The insurance industry has been helping birth new legislation that would address one of the most vexing issues for insurers in the Federal Reserve’s stable of supervision.
H.R. 2140, Insurance Capital and Accounting Standards Act of 2013, introduced in the House by Rep. Gary G. Miller, R-Calif., and Carolyn McCarthy, D-N.Y., would offer relief from the Dodd-Frank Act requirement that the Fed’s proposed capital standards for banks must apply also to nonbanks, such as insurers, if they fall under Fed supervision.
The bill was introduced May 23 and immediately lauded by the life insurance industry.
Insurers that are or could be under the Fed’s supervision include those with thrift holding companies such as State Farm and TIAA-Cref and some banks insurance subsidiaries, plus any insurer designated systemically important financial institution (SIFI).
Insurers who have thrifts have tried to de-thrift, some successfully, others not, to get out from under the requirement.
Specifically, the bill would still preserve capital standards for insurers but make sure that the capital standards for insurance companies are aligned with their asset and risk profile. The capital would be matched to the liabilities and risk-based capital, the hallmark of insurers would hold sway.
The issue is important for insurers, who worry that bank capital rules don’t make sense for their structure and business and could actually hurt their solvency if imposed.
Miller stated, “the Federal Reserve is mixing apples and oranges by imposing bank-centric rules on insurance companies, which have completely different business models and capital structures. As written, this proposal will lessen the availability and increase overall costs of insurance products and services to consumers and businesses in my district and across the country.”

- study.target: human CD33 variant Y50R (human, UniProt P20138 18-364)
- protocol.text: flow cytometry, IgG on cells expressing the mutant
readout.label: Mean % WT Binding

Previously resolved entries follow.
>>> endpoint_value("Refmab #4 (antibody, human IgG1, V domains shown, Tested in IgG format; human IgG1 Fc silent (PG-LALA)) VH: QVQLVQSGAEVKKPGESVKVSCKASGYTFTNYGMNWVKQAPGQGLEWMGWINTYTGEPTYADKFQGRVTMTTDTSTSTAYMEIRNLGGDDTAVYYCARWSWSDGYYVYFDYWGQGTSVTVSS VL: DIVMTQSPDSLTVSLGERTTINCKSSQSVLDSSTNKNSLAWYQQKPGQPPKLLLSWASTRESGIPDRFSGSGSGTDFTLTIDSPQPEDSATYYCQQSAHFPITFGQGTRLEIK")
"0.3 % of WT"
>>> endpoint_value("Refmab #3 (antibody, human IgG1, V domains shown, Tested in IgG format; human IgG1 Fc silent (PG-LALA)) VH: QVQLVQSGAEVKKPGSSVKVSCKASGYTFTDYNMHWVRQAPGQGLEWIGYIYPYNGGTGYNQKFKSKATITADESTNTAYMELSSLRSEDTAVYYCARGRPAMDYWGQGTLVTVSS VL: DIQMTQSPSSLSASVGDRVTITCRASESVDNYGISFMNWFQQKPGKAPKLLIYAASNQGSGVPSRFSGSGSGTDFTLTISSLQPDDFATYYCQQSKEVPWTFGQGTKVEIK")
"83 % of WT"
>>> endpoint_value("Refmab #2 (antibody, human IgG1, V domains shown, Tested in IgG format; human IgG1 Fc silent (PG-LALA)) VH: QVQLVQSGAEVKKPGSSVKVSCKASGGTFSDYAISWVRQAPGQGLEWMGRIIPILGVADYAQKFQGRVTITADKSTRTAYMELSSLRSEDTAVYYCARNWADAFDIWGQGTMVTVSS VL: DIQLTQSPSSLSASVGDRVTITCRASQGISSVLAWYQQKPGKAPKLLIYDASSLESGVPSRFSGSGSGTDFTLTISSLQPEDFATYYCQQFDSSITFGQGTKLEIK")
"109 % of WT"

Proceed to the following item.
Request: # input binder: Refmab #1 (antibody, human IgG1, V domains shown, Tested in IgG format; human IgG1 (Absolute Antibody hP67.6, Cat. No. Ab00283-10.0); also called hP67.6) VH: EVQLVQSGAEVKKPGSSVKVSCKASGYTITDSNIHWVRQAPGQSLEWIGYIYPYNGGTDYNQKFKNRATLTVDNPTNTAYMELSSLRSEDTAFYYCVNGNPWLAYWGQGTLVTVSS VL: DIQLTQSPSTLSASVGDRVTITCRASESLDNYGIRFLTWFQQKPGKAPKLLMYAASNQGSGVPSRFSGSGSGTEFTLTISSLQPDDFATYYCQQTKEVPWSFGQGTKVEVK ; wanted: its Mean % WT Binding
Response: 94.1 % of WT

Last year, the Federal Reserve Board proposed new capital requirements for all financial institutions under Basel III.
The Fed’s proposal would require insurance companies to meet the same capital standards as banks, without regard to the distinctly different risk profile and business model of insurance companies, under Section 171 of the Dodd-Frank Act, according to Miller.
Life insurance companies should always be subject to capital rules designed specifically for the types of risks they assume and insurance risk-based capital is the appropriate benchmark for life insurers, argue insurers.
Indeed, insurers have been trying to find a way out of Section 171 for some time, and the Federal Reserve lawyers have also been looking at the language. Many letters have been written from industry, a group of senators led by Sen. Sherrod Brown, D-Ohio, even Sen. Susan Collins, R-Maine, for whom Section 171 is named, in attempts to alleviate the requirements. More recently, U.S. Senate Banking, Housing and Urban Affairs Committee Chairman Tim Johnson, D-S.D., and Ranking Member Mike Crapo, R-Idaho, joined the many voices in Congress protesting proposed capital standards under Basel III as applied to community banks, and for that matter, insurance companies with thrifts, in a February letter.